This school year, one of my major goals is to improve communication, with both parents and students. My district uses Teacher Ease, which allows parents and students to view grades online at any time; however, I want to go above and beyond my district's requirements in order to boost student achievement.
The National Board process also made me think deeply and reflectively about what I am currently doing to engage parents in meaningful two-way communication, and how I can improve upon my existing practices.
After some deliberation, I've decided that this year, I am using the following tools...
REMIND 101 is a great tool for staying in contact with both parents and students. It's an opt-in method of communication; individuals choose to sign up only if they want updates. The teacher can send announcements and reminders from their computer, and then people who have signed up will receive these messages on their phones in the form of a text. Best of all, everyone's phone number stays completely private; the phone numbers of teachers, students and parents all remain completely confidential. Recipients of Remind 101 messages cannot text the teacher back, nor can they text one another. You can send messages immediately or you can schedule them for a later date; for example, you could create a reminder for semester exams in August, but schedule it to actually be sent in December.
So far this year, the feedback regarding Remind 101 has been overwhelmingly positive. I had students sign up during class time. I also sent a letter home to parents with instructions on how to sign up (which is as simple as sending one text message), and I talked about it at Open House this year, too. I am not sending reminders for every single homework assignment, but I am using it to remind students and parents about major assignments, such as tests, projects, and essays.
This year, I used Obsurvey to conduct two separate surveys: one of students and one for parents. I sent out the parent survey a few weeks before school actually started; I was able to do this through Teacher Ease, which houses contact information for parents (including email addresses). I asked parents about their preferred method of contact, as well as basic questions about their child (strengths, challenges, etc.)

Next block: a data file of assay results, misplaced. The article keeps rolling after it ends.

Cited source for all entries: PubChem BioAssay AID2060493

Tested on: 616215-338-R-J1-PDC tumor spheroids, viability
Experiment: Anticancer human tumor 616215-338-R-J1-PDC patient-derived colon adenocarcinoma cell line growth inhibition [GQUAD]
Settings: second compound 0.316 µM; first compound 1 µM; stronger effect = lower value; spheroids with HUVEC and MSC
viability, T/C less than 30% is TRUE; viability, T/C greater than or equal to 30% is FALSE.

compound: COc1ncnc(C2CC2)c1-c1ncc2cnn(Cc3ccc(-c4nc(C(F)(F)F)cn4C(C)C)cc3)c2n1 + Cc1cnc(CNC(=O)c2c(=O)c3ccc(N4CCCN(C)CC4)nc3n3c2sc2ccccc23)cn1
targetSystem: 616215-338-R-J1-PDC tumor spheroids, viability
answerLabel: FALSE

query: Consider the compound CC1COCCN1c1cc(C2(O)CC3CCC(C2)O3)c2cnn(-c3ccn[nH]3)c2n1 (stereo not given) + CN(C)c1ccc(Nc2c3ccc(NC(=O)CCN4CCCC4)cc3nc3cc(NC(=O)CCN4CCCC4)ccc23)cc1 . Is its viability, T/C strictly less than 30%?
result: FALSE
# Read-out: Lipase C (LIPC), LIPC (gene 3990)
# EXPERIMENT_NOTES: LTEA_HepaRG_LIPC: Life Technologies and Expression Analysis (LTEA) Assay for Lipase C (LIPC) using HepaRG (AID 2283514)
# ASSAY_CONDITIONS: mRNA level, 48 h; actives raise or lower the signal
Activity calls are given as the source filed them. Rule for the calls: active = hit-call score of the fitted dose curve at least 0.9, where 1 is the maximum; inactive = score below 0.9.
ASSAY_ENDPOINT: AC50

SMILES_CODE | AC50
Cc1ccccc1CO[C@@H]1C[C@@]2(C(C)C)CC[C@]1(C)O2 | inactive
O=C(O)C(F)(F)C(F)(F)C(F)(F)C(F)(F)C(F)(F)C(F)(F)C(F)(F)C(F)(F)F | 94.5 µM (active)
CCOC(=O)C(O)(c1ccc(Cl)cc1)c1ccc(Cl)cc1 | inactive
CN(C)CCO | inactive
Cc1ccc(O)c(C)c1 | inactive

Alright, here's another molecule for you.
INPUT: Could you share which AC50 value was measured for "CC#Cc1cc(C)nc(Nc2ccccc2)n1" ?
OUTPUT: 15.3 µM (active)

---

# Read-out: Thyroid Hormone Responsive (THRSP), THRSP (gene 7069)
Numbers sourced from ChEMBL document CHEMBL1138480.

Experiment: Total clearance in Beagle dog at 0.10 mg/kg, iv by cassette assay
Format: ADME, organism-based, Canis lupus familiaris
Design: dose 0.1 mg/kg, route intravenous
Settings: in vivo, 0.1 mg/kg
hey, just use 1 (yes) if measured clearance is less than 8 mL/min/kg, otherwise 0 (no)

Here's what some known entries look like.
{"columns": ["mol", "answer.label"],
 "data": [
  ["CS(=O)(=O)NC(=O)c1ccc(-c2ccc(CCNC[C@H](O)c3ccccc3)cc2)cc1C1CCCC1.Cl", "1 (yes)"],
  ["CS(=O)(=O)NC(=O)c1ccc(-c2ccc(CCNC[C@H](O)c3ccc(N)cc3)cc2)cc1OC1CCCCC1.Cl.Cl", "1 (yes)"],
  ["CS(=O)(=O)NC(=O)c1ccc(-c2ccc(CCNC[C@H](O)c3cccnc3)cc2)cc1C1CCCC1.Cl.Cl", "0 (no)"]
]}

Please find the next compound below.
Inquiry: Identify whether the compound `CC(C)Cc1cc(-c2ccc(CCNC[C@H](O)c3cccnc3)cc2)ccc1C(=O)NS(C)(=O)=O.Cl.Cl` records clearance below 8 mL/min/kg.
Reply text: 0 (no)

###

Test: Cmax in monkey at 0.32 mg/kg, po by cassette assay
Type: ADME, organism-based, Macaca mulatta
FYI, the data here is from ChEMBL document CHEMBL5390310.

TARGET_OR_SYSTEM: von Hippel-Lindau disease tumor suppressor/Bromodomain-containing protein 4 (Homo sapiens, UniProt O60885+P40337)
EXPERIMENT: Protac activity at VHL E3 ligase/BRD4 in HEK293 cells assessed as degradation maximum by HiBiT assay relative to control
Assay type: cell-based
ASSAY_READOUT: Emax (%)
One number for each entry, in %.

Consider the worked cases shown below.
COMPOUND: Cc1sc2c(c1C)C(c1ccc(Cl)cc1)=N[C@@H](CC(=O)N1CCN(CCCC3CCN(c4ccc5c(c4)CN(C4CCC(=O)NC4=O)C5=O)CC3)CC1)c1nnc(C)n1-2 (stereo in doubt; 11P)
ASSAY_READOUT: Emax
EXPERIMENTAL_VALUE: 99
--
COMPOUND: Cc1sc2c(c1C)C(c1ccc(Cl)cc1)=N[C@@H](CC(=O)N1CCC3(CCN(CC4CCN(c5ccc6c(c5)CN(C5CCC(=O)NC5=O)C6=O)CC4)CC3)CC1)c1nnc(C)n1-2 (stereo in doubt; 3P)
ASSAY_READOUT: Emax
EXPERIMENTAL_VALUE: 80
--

I conducted the student survey in the school computer lab the second week of school.This survey asked students questions about their identities as readers and writers, and what they saw as their own personal strengths and challenges (both academic and social). These surveys were immensely valuable in terms of allowing me to get to know my students and parents early on, and letting them know that what they had to say was important.
Weebly is one of the staples in my technology arsenal. I've tried other web-creation sites, and nothing beats the professional quality and the user-friendliness of Weebly. This site was created using Weebly, and I always recommend it when colleagues mention a desire to build websites. In fact, I'm working on a presentation right now called "If You Can Use Power Point, Then You Can Build a Website." I'll post my presentation in the future once it's complete. Over the summer, I also taught a college for kids class; I led a group of students that had just completed grades 4-7 to build their own websites using Weebly, and they turned out fantastic. Weebly uses a drag-and-drop interface that makes beautiful, professional sites in minutes.
This year, I'm planning on creating a regular newsletter to send home to parents. Smore lets you create very nice-looking digital newsletters, flyers, advertisements, and announcements very quickly. They can include text, images, and multi-media content (such as videos). The only drawback is that there isn't an easy way to print the newsletter for parents who do not have computers available; however, this could probably be remedied by taking snapshots of the screen with a tool, such as Awesome Screenshot, and then pasting the images into Word or Publisher (or similar software programs). Regardless, Smore's creations are stunning and sure to please tech-savvy parents and students alike; this is a great visual way to keep parents "in the loop" throughout the school year.
Poll Everywhere is a resource that I had been hearing about for a while and decided to try last spring with one of my classes. Students were excited about being able to use their cell phones without getting in trouble, and they really enjoyed seeing instant feedback as their answers popped up in real time on the Smart Board. It's very easy to set up polls, and I recommend this as part of a class starter or a class wrap-up activity. A few words of caution, however: make sure that students have free texting before they start answering your polls. Also, depending on the maturity level of your students, you might want to stick with multiple choice or number responses, and steer clear from polls that allow students to text random words and phrases.
Dr. Jessica Pilgreen, Ed.D.